9. Peanut Butter Jelly Time! says:

    By anthropomorphic I’m guessing you’re referring to animals in their “native” form (i.e. appearance, traits, behaviors, etc)., who are in other ways like humans — their speech, mannerisms, personality, experiences, and so forth. Like the WB or Disney characters we’ve all grown up with and our parents and grandparents too. Walks like a duck, quacks like a duck, and except for his temper tantrums and the fact he has a girlfriend Daisy who’s quite the fashion plate… Donald is otherwise a duck. 😉

    But I would like to point out that there are exceptions to every rule, and notable ones at that. In fact animal interactions with and transformation to/from human form is as old as ancient myth itself. Twilight for example features werewolf teenager Jacob Black, who is Native American; Native American myths are brimming with animal/human characters as emblematic of certain traits or gifts said creatures were thought to possess. It is why they have tribal names like Running Bear and Soaring Eagle.

    And in the Pulitzer-awarded graphic novel Maus, Art Spiegelman drew all his characters as anthropomorphic, for the “cat and mouse game” the Nazis played with (and preyed upon) their targets, the minority Jewish population during Hitler’s regime. All the Jewish characters, Spiegelman and his family included, were drawn as mice, with the Nazis drawn as predatory felines complete with salivating fangs. Maus is certainly not a book for children but it does approach a horrific and often unspeakable topic (the Holocaust) in a way nonthreatening enough to open up the story to a wider audience that might shy away otherwise from the “graphic” depictions in Schindler’s List and similar narratives.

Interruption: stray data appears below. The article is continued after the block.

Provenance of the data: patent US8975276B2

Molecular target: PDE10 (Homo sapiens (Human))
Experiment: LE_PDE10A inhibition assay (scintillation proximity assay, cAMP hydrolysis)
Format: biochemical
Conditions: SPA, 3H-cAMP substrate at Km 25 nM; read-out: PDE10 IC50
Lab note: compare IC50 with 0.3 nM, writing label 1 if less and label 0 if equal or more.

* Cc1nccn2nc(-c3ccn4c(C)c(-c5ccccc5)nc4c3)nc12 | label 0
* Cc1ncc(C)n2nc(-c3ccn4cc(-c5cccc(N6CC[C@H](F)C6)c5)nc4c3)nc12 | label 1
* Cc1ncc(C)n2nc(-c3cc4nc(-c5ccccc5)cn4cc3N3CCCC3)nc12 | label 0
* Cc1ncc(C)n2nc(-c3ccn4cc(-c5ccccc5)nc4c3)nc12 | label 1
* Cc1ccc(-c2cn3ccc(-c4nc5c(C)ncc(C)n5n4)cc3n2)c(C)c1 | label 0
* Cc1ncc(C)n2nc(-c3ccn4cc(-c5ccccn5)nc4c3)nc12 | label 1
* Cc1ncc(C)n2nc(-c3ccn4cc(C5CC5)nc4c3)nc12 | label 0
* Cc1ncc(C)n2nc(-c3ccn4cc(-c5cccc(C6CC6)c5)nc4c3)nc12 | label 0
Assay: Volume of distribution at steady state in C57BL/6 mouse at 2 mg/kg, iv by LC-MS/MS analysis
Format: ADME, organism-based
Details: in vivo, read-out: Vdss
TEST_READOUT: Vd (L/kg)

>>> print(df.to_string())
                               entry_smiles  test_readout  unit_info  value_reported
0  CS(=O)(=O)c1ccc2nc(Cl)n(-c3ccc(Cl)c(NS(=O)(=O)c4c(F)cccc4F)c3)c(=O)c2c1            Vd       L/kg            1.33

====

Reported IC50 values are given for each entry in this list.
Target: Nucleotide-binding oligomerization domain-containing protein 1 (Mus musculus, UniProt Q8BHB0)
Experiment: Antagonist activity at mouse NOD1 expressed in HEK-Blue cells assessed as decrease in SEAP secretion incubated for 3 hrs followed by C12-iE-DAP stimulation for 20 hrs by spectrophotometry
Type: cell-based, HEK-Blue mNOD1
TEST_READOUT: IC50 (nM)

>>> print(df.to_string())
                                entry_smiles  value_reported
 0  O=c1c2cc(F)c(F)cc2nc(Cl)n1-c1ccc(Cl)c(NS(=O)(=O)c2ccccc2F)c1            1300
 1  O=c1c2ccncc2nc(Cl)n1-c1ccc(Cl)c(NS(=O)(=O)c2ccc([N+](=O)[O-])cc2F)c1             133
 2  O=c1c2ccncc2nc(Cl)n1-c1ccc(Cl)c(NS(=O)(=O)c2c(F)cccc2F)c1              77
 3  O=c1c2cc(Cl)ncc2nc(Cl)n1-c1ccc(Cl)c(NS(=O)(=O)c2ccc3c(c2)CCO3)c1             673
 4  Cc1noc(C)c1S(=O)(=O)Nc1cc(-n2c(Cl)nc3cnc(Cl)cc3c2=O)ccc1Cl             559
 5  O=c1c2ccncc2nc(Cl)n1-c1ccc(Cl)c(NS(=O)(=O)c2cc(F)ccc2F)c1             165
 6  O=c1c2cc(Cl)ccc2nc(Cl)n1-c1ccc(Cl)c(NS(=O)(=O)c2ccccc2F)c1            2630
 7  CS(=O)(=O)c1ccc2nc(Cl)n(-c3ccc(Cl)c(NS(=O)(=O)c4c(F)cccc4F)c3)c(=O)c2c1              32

Just wanted to throw that out there, that not all books/stories with anthropomorphic characters are WB/Disney caricatures or should be thought of as unnecessary or frivolous. Our connection with nature’s nonhuman population including fauna *and* flora is as old as our species itself. 🙂